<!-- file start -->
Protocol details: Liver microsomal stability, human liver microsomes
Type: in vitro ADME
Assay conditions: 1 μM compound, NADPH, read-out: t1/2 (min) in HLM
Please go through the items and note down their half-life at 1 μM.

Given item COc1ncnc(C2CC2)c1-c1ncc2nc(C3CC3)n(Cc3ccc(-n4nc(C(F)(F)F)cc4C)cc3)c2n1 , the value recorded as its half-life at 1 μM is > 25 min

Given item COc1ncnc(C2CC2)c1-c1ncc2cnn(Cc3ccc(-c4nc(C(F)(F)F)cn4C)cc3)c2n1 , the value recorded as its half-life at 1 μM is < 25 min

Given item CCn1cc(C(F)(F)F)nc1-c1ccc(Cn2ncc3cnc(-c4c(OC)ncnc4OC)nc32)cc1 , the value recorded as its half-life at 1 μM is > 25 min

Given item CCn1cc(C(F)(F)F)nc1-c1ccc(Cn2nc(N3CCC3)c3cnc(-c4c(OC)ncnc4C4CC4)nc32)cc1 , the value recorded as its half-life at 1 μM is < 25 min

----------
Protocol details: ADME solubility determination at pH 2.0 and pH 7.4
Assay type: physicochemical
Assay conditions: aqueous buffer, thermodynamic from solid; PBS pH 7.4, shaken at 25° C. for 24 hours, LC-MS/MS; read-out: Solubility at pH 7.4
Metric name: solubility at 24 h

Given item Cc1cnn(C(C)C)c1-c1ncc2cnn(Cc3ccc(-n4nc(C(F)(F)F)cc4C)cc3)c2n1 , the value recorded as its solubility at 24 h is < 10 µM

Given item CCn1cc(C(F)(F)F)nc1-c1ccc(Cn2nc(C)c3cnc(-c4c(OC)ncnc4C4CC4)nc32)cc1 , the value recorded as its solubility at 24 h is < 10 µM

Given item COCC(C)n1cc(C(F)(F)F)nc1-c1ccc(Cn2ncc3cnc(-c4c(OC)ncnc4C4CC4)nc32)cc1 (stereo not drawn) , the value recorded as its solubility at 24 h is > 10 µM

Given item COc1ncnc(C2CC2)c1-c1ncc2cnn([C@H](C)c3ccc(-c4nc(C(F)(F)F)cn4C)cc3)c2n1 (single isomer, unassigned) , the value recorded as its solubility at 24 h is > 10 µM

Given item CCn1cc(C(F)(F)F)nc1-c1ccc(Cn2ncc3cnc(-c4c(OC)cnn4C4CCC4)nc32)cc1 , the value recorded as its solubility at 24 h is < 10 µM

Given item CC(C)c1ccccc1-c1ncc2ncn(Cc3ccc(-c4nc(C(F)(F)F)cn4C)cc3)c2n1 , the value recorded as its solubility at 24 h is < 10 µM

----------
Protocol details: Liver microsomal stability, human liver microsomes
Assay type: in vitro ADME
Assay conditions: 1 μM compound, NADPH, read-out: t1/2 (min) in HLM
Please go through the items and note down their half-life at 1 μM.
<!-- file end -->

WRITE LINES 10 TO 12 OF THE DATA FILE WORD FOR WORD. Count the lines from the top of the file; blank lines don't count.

Protocol details: ADME solubility determination at pH 2.0 and pH 7.4
Assay type: physicochemical
Assay conditions: aqueous buffer, thermodynamic from solid; PBS pH 7.4, shaken at 25° C. for 24 hours, LC-MS/MS; read-out: Solubility at pH 7.4